CBIA economist Pete Gioia appeared before the state’s Spending Cap Commission August 15, urging members to “take history to heart” by respecting the wishes of Connecticut voters.
Gioia discussed the importance of a viable constitutional cap to control state government spending and reduce the burden on state taxpayers while providing core programs and services.
Approved by 82% of Connecticut voters in 1992, the cap was meant as an offset to the widely unpopular state income tax the legislature approved the previous year.
It was designed as a tool to keep most budget appropriations in line with actual personal income increases and inflation.
“There was a strong recognition by policymakers that if you’re going to have a new, substantial source of revenue, you have to give voters and taxpayers some assurance that you wouldn’t spend like crazy, that you would somehow have your spending reflect what’s going on in the economy,” Gioia told the commission.
“There was always an understanding that the spending cap would be approved as a countermeasure to the income tax.”
However, 25 years later, with the legislature still to enact key statutory requirements, the cap has failed to curb the state’s appetite for spending.
While Connecticut’s population has grown just 9% since 1992 and inflation has risen 67%, state government spending has skyrocketed by an incredible 201%.
Spending on ‘Autopilot’
Governor Malloy called for lawmakers to enact the spending cap during this year’s General Assembly session, saying the way government currently budgets “puts spending increases on autopilot.”
A bill enacting the cap later died during the session—as did other spending reform measures—when the Appropriations Committee failed to act on it.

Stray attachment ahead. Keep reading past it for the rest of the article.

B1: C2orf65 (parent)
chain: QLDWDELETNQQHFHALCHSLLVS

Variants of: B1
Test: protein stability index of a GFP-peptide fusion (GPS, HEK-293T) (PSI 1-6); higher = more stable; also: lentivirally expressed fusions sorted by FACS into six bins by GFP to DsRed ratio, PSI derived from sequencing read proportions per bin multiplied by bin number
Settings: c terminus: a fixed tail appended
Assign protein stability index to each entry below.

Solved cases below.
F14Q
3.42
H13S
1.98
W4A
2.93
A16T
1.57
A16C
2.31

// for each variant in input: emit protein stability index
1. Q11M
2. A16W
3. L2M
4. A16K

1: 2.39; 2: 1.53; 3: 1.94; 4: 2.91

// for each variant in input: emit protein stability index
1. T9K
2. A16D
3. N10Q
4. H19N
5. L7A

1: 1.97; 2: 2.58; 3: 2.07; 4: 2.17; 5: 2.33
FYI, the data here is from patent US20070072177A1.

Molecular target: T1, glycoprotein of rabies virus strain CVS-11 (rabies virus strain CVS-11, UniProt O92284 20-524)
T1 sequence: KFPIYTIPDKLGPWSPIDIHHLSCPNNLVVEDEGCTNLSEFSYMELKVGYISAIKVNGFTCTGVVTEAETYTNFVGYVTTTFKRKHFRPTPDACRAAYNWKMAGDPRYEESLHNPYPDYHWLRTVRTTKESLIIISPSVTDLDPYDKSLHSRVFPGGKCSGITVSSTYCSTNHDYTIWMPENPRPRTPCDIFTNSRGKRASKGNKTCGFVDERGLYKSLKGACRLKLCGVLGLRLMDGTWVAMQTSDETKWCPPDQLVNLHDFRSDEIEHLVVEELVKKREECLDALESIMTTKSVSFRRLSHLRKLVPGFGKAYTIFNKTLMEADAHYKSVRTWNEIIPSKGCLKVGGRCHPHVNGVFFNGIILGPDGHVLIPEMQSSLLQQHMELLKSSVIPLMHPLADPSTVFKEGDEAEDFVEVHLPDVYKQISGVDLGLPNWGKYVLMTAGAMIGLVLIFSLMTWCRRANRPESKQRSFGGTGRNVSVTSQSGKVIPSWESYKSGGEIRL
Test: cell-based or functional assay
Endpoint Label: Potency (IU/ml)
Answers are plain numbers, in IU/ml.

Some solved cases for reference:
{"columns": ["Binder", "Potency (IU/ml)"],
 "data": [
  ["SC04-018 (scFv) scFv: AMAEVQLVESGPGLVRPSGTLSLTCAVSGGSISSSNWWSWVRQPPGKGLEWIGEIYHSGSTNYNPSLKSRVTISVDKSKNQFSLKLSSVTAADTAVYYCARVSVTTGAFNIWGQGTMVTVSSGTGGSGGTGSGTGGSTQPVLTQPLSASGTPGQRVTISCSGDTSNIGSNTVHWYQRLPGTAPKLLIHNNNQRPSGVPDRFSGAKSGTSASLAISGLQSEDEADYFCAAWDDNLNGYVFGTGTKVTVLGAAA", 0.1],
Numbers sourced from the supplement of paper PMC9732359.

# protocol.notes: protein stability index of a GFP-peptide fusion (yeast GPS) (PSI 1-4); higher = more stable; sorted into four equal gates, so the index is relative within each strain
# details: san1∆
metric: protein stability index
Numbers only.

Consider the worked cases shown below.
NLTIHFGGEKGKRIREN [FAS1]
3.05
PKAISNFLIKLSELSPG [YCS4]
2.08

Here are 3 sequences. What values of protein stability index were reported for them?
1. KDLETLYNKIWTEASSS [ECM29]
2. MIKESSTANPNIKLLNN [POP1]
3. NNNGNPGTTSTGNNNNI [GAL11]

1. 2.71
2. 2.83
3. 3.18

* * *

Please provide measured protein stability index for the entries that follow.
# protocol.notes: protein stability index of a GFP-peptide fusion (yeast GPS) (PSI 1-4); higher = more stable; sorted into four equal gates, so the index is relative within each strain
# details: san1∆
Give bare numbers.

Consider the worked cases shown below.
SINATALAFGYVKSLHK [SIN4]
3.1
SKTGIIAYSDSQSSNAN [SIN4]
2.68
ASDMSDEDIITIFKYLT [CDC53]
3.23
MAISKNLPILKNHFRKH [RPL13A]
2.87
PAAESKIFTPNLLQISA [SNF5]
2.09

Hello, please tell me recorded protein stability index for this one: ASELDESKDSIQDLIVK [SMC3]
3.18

The lack of meaningful spending controls is a major factor in the state’s current cycle of deficits followed by tax hikes followed by more deficits that undermines the economy and job growth.
In the last five years, the state legislature passed two of the largest tax increases in state history. While lawmakers avoided more tax hikes this year—an election year—billion dollar-plus deficits are again forecast for 2018 and 2019.
The lack of meaningful controls is a major factor in the current cycle of deficits followed by tax hikes followed by more deficits.
“It is not and has never been an ironclad lock on spending,” he said.
Over the last few years, however, some lawmakers worked to have more and more expenses exempted from the cap through novel interpretations of what constitutes exempt expenditures.
One of these, Gioia noted in his presentation, are payments made to fund state employee pensions and post-retirement health benefits, which were taken out from under the cap in 2014.
He told the commission that the original intent of the cap’s architects was to have these payments under the cap but that they did not specify it in the original language because they didn’t think it was necessary to explicitly say so.
“The state spending cap is not perfect,” says Gioia, “but it gives policymakers pause when they may be thinking about expanding the state’s role beyond core services.
“It forces them to find ways to prioritize, just like business people and families do when setting their own budgets.”
Created during last December’s special budget session, the 24-member Spending Cap Commission is chaired by former state budget director William Cibes, Jr., and former state representative and Finance Committee chair Pat Widlitz.
The commission is required to present its final report to the legislature by December 1.